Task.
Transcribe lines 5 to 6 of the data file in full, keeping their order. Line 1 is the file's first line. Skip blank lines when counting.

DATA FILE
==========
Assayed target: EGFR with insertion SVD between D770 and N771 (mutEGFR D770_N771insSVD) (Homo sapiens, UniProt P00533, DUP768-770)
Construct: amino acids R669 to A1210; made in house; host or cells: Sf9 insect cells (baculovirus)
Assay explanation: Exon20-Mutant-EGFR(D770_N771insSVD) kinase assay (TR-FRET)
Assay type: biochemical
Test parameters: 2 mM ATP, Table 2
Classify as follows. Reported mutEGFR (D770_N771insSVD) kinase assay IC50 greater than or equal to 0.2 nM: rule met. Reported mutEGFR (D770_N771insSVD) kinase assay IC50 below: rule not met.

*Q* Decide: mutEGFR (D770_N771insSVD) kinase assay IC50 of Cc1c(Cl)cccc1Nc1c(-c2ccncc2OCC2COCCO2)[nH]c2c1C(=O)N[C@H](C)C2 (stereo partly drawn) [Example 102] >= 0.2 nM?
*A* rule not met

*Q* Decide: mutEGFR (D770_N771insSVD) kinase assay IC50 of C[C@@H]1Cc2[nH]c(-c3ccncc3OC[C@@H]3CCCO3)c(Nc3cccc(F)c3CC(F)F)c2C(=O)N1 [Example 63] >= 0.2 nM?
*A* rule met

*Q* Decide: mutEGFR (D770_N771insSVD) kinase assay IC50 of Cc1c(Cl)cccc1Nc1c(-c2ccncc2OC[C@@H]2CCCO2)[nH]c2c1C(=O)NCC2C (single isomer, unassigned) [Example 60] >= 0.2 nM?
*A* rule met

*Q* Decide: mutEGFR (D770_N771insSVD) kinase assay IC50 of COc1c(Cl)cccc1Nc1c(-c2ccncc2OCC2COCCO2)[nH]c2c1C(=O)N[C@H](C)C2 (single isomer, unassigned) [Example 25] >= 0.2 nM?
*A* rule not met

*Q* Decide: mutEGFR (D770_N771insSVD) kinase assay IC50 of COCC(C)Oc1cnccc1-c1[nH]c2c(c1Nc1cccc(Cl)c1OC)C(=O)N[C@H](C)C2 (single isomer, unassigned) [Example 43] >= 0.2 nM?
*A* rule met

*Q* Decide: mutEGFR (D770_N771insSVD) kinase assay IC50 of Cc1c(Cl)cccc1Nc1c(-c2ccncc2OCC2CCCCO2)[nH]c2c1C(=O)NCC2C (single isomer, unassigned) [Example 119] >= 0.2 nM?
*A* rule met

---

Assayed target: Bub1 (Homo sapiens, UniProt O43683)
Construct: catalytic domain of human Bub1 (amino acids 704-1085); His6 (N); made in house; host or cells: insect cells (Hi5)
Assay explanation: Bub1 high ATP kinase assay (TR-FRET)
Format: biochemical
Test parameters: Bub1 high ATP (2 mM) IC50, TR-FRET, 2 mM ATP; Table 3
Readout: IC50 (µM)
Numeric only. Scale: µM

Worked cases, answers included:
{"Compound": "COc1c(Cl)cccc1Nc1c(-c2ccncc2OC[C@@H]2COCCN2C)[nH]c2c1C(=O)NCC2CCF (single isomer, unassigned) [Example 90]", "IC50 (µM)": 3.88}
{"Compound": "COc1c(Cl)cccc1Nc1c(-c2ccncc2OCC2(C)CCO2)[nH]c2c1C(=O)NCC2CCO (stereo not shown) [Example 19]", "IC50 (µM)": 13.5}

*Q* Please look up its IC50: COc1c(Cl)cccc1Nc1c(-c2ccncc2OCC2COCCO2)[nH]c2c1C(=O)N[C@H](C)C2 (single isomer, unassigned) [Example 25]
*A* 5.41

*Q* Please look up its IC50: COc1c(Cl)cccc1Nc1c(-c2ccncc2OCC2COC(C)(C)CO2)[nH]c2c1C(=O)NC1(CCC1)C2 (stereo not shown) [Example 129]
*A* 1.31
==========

Test parameters: 2 mM ATP, Table 2
Classify as follows. Reported mutEGFR (D770_N771insSVD) kinase assay IC50 greater than or equal to 0.2 nM: rule met. Reported mutEGFR (D770_N771insSVD) kinase assay IC50 below: rule not met.